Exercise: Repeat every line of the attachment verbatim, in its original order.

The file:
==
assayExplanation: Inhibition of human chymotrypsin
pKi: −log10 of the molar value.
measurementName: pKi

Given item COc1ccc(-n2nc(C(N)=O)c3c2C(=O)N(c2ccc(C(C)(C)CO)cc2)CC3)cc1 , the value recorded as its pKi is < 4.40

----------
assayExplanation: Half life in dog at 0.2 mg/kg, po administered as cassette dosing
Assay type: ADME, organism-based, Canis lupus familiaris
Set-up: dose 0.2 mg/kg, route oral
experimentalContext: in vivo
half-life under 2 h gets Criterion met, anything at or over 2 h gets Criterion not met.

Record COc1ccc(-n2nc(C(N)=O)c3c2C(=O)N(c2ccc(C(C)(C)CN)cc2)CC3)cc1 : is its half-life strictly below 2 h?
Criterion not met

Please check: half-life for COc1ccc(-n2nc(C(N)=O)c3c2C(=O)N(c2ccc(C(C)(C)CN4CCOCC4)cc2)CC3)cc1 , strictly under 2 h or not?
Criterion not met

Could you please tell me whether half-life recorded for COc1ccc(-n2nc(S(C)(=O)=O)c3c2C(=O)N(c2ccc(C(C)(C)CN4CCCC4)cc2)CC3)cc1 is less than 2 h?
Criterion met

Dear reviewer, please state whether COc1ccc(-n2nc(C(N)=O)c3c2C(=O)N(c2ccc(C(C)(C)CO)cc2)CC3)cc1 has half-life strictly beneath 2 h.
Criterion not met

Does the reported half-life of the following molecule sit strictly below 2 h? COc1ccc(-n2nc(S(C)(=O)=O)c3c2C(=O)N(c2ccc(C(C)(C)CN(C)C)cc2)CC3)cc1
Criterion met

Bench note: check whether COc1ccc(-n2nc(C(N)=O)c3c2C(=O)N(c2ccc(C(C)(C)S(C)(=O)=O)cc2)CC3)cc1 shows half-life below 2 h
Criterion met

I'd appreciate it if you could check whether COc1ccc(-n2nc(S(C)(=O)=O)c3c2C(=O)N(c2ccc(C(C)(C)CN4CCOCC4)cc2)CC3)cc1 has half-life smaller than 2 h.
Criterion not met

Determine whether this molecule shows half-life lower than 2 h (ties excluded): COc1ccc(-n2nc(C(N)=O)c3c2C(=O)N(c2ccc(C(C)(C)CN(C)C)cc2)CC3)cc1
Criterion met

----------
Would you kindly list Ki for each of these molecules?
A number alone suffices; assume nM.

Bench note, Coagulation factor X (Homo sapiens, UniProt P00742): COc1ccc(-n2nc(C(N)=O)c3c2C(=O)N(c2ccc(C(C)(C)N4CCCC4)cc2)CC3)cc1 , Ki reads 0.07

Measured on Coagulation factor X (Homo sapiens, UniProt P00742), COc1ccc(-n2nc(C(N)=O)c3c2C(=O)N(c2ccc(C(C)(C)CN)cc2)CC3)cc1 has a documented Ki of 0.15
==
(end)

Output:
assayExplanation: Inhibition of human chymotrypsin
pKi: −log10 of the molar value.
measurementName: pKi

Given item COc1ccc(-n2nc(C(N)=O)c3c2C(=O)N(c2ccc(C(C)(C)CO)cc2)CC3)cc1 , the value recorded as its pKi is < 4.40

----------
assayExplanation: Half life in dog at 0.2 mg/kg, po administered as cassette dosing
Assay type: ADME, organism-based, Canis lupus familiaris
Set-up: dose 0.2 mg/kg, route oral
experimentalContext: in vivo
half-life under 2 h gets Criterion met, anything at or over 2 h gets Criterion not met.

Record COc1ccc(-n2nc(C(N)=O)c3c2C(=O)N(c2ccc(C(C)(C)CN)cc2)CC3)cc1 : is its half-life strictly below 2 h?
Criterion not met

Please check: half-life for COc1ccc(-n2nc(C(N)=O)c3c2C(=O)N(c2ccc(C(C)(C)CN4CCOCC4)cc2)CC3)cc1 , strictly under 2 h or not?
Criterion not met

Could you please tell me whether half-life recorded for COc1ccc(-n2nc(S(C)(=O)=O)c3c2C(=O)N(c2ccc(C(C)(C)CN4CCCC4)cc2)CC3)cc1 is less than 2 h?
Criterion met

Dear reviewer, please state whether COc1ccc(-n2nc(C(N)=O)c3c2C(=O)N(c2ccc(C(C)(C)CO)cc2)CC3)cc1 has half-life strictly beneath 2 h.
Criterion not met

Does the reported half-life of the following molecule sit strictly below 2 h? COc1ccc(-n2nc(S(C)(=O)=O)c3c2C(=O)N(c2ccc(C(C)(C)CN(C)C)cc2)CC3)cc1
Criterion met

Bench note: check whether COc1ccc(-n2nc(C(N)=O)c3c2C(=O)N(c2ccc(C(C)(C)S(C)(=O)=O)cc2)CC3)cc1 shows half-life below 2 h
Criterion met

I'd appreciate it if you could check whether COc1ccc(-n2nc(S(C)(=O)=O)c3c2C(=O)N(c2ccc(C(C)(C)CN4CCOCC4)cc2)CC3)cc1 has half-life smaller than 2 h.
Criterion not met

Determine whether this molecule shows half-life lower than 2 h (ties excluded): COc1ccc(-n2nc(C(N)=O)c3c2C(=O)N(c2ccc(C(C)(C)CN(C)C)cc2)CC3)cc1
Criterion met

----------
Would you kindly list Ki for each of these molecules?
A number alone suffices; assume nM.

Bench note, Coagulation factor X (Homo sapiens, UniProt P00742): COc1ccc(-n2nc(C(N)=O)c3c2C(=O)N(c2ccc(C(C)(C)N4CCCC4)cc2)CC3)cc1 , Ki reads 0.07

Measured on Coagulation factor X (Homo sapiens, UniProt P00742), COc1ccc(-n2nc(C(N)=O)c3c2C(=O)N(c2ccc(C(C)(C)CN)cc2)CC3)cc1 has a documented Ki of 0.15